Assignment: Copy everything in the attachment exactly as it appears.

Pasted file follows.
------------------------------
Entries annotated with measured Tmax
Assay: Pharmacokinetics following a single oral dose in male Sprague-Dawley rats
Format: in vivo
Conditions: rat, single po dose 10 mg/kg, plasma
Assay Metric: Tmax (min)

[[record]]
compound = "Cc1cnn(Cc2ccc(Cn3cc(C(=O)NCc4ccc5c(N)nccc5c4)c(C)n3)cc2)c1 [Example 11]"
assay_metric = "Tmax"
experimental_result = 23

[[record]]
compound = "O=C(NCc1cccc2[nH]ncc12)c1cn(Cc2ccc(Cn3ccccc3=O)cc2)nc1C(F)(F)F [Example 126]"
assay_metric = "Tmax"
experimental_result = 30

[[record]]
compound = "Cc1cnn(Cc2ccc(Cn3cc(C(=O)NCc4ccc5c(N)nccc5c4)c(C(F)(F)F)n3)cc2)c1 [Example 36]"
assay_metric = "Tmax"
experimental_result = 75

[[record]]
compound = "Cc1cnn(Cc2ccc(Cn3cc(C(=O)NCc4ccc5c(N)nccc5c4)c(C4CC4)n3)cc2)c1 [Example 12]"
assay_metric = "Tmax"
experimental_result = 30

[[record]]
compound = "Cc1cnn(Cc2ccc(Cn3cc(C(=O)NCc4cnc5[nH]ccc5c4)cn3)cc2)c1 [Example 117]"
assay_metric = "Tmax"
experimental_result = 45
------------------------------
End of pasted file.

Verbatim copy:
Entries annotated with measured Tmax
Assay: Pharmacokinetics following a single oral dose in male Sprague-Dawley rats
Format: in vivo
Conditions: rat, single po dose 10 mg/kg, plasma
Assay Metric: Tmax (min)

[[record]]
compound = "Cc1cnn(Cc2ccc(Cn3cc(C(=O)NCc4ccc5c(N)nccc5c4)c(C)n3)cc2)c1 [Example 11]"
assay_metric = "Tmax"
experimental_result = 23

[[record]]
compound = "O=C(NCc1cccc2[nH]ncc12)c1cn(Cc2ccc(Cn3ccccc3=O)cc2)nc1C(F)(F)F [Example 126]"
assay_metric = "Tmax"
experimental_result = 30

[[record]]
compound = "Cc1cnn(Cc2ccc(Cn3cc(C(=O)NCc4ccc5c(N)nccc5c4)c(C(F)(F)F)n3)cc2)c1 [Example 36]"
assay_metric = "Tmax"
experimental_result = 75

[[record]]
compound = "Cc1cnn(Cc2ccc(Cn3cc(C(=O)NCc4ccc5c(N)nccc5c4)c(C4CC4)n3)cc2)c1 [Example 12]"
assay_metric = "Tmax"
experimental_result = 30

[[record]]
compound = "Cc1cnn(Cc2ccc(Cn3cc(C(=O)NCc4cnc5[nH]ccc5c4)cn3)cc2)c1 [Example 117]"
assay_metric = "Tmax"
experimental_result = 45